Top EU Court Upholds Local-Help Rule for Visiting Lawyers

A German farmer living in Ireland was told his German-barred lawyer couldn’t represent him in Irish courts because she wasn’t barred there. 

Cows grazing in Tubbercurry, County Sligo, Ireland. (Barbara Leonard photo, special to Courthouse News)

LUXEMBOURG (CN) — The European Union’s high court held on Wednesday that EU law doesn’t preclude Ireland from requiring foreign lawyers to work with local counsel.

Finding that the requirement doesn’t create an undue burden on litigants or violate the EU’s free movement of goods and services, the European Court of Justice ruled against Volkmar Klohn, an organic farmer living in Tubbercurry, County Sligo.

After a local board upheld planning permission in 2006 for the construction of a dead animal processing plant near his farm, Klohn brought a series of unsuccessful appeals ultimately ending in defeat before the Irish High Court.

The An Bord Pleanála, a quasi-judicial body that hears appeals to planning decisions in Ireland, later sent Klohn a bill for its legal costs to the tune of €86,000 ($100,000). 

Klohn’s challenge of the bill eventually reached the Luxembourg-based Court of Justice, which found in 2018 that the cost of contesting environmental impact studies should not be prohibitively expensive. 
The case then returned to the Irish high court for a determination as to whether the amount was prohibitive under the Environmental Impact Assessment, a 1985 EU regulation.

Klohn represented himself in the original hearing, but for the second hearing, Klohn, a German native, wanted to be represented by a German lawyer, Barbara Ohlig. Under Irish law, visiting lawyers must be assisted by local counsel, and the court required Klohn to hire an Irish lawyer to assist Ohlig. He contested that requirement, which landed back at the Court of Justice. 

An Bord Pleanála was joined in this appeal by both The General Council of the Bar of Ireland, The Law Society of Ireland and the Irish Attorney General in the case.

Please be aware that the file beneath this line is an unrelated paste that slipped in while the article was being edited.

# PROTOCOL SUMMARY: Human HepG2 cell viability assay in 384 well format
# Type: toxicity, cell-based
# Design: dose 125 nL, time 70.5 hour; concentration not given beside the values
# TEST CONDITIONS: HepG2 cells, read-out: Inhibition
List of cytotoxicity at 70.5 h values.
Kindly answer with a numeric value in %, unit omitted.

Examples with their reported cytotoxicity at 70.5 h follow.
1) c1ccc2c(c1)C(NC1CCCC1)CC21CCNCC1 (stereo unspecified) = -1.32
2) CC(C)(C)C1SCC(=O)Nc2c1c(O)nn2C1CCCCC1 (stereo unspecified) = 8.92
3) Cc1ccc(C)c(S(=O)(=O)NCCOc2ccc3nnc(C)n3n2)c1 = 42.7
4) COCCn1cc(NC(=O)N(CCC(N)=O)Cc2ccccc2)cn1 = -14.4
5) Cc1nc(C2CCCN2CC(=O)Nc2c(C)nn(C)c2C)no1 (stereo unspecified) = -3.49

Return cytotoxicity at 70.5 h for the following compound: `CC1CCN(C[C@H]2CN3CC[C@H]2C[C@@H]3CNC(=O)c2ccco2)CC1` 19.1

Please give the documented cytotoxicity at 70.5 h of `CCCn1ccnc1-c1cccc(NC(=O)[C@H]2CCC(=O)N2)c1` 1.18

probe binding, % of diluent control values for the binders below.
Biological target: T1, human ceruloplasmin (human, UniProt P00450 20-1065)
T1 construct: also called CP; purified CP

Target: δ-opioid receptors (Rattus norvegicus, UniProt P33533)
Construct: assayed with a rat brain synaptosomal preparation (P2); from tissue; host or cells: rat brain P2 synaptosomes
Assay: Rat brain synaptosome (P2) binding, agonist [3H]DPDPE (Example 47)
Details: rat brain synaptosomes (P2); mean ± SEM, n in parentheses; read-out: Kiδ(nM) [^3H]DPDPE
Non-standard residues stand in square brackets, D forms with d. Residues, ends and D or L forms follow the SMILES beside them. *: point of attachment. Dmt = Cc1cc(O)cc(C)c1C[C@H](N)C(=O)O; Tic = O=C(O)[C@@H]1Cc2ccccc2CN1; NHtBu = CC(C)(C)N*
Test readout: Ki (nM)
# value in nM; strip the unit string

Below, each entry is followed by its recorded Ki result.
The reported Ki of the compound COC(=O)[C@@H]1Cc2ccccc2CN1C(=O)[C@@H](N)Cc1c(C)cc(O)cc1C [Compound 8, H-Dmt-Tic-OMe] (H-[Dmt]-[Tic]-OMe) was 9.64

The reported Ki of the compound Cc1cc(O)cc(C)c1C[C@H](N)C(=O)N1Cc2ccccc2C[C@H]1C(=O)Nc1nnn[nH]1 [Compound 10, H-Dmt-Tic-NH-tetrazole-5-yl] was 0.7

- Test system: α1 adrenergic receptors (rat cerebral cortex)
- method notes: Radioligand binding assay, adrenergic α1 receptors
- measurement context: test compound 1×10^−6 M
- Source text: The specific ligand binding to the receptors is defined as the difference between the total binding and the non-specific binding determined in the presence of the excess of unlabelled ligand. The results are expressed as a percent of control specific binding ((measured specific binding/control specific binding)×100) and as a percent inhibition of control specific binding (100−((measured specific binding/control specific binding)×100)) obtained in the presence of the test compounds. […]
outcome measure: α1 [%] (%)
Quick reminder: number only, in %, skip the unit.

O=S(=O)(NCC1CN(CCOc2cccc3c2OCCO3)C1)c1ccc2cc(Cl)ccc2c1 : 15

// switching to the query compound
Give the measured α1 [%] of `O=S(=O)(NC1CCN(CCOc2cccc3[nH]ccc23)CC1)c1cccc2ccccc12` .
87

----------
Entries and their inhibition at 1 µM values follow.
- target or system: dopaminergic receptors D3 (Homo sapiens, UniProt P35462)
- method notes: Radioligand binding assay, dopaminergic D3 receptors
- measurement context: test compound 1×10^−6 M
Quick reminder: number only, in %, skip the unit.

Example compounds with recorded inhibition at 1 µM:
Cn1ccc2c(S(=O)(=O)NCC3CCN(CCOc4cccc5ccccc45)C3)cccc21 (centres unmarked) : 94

“The purpose of that obligation is to provide the lawyer providing services with the support necessary to work within a judicial system different from that in which he or she usually practices, and to provide the judicial authority in question with an assurance that that lawyer does indeed have that support and that he or she is therefore in a position fully to observe the applicable procedural and ethical rules,” the First Chamber wrote today.

The five-judge panel referred to an earlier opinion from the court’s advocate general Priit Pikamäe, whose nonbinding recommendation advised that the requirement “does not appear that freedom to provide services is harmed more than is necessary to attain the public interest objectives sought.” Under EU law, products and services should move across the internal market seamlessly. 

The court noted that such requirements should not stipulate how the lawyers should divide up responsibilities. “After all, it is for the visiting lawyer and for the lawyer authorized to practice before the Irish court in question to define the precise role each of them is to play, the role of the latter consisting rather in being designated as the lawyer assisting the visiting lawyer,” the judges found. 

The 15-year-old legal dispute now returns again to Ireland for the national court to rule whether the original legal bill was prohibitive. 

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